Encourage Early Career Exploration

Not too long ago, I was watching an episode of the new Steve Harvey Talk Show. One of his beautiful daughters was on the show and she was discussing the difference between calories in American foods versus international foods. During the segment she mentioned that she had recently completed culinary school. She went on to express how happy she was to have found her passion. Steve quickly pointed out that she decided to attend culinary school after graduating from Spelman College.

He was basically saying that if she had just gone to culinary school it would have saved him some money. Everyone laughed at his statement but, I’m sure that his statement was laced with a bit of truth. Spelman is a wonderful historically black college for women. It has a stellar reputation and many notable women have attended that school. That being said, I think Steve’s comments echo the sentiments of many parents. Parents often have to deal with the decisions that their children make to change career paths. This can cause a great deal of frustration. It can also cost a lot of money and waste precious time.

Changing majors or switching colleges can turn a two year degree into a four year degree, a four year degree into a six year degree and so on. The name of the game is to get in, get out, and get a job, hopefully in that order. Now obviously that would be the case under ideal conditions, however, sometimes things occur that are beyond our control. Some things are unavoidable and quite frankly life happens. When it comes to college, students change their minds all the time. This can cost some serious money down the road.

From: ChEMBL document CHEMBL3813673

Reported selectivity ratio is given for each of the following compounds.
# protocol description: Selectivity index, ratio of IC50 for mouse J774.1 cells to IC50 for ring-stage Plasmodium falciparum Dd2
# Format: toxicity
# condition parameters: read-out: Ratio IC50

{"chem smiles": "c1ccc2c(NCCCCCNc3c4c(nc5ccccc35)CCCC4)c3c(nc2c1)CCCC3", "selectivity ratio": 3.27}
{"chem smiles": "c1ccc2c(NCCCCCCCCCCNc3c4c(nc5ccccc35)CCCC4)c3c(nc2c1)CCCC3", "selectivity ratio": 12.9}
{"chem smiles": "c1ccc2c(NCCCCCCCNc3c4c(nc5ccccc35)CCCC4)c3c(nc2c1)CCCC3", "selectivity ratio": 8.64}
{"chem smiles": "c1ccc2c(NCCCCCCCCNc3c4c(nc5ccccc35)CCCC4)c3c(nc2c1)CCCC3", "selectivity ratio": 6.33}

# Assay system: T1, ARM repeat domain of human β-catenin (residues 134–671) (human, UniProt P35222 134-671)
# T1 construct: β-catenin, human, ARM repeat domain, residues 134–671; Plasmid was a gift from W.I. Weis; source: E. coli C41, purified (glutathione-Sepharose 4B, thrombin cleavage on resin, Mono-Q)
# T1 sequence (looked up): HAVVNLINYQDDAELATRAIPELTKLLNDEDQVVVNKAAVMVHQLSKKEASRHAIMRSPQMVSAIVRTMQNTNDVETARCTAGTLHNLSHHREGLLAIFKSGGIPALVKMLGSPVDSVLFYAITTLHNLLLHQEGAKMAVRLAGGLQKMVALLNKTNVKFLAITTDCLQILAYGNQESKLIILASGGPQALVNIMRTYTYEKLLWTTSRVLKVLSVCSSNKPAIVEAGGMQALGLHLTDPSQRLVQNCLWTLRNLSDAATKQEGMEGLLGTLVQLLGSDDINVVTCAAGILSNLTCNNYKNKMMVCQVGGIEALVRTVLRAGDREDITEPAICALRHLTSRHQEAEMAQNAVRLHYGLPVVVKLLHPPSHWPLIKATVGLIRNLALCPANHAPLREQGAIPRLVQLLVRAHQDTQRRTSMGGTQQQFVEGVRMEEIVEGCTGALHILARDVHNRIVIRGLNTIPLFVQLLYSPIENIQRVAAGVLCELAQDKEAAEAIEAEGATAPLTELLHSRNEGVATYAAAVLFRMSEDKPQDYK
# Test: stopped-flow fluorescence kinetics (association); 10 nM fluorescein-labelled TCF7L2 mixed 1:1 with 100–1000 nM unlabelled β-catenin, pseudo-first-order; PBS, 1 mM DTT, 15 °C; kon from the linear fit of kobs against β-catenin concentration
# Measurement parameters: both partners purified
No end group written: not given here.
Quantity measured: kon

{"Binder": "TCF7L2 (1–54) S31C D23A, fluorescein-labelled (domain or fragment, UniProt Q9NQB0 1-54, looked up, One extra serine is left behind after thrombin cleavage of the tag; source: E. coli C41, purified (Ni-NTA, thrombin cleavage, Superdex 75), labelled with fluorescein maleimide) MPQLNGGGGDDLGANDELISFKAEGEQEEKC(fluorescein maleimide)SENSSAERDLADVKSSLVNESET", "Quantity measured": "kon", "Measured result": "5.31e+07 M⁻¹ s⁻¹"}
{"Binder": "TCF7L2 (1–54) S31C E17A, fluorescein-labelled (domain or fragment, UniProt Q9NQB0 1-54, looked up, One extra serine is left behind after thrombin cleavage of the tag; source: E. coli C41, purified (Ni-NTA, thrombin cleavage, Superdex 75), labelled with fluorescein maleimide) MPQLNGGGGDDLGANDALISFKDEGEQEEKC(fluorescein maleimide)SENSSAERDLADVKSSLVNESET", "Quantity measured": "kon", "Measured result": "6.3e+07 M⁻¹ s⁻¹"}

The point that I want to make here is for parents to encourage early college and career exploration. The sooner a young person can learn what they like and what they don’t like, the more likely they are to identify a college major that they will stick with. I for one think middle school is a perfect time. As I told a group of parents in my last workshop you can allow your children to learn about various careers when it’s free, or you can wait until the clock is ticking and it begins to cost you money, for them to explore.

I once heard that prisons are often built for individuals based upon third grade reading levels. I’m not sure how true that is but, it is certainly plausible. With that said if the penal system does not deem third grade to be too soon to start determining the future for our children then we must also consider the positive impact that early college planning and career exploration will have.

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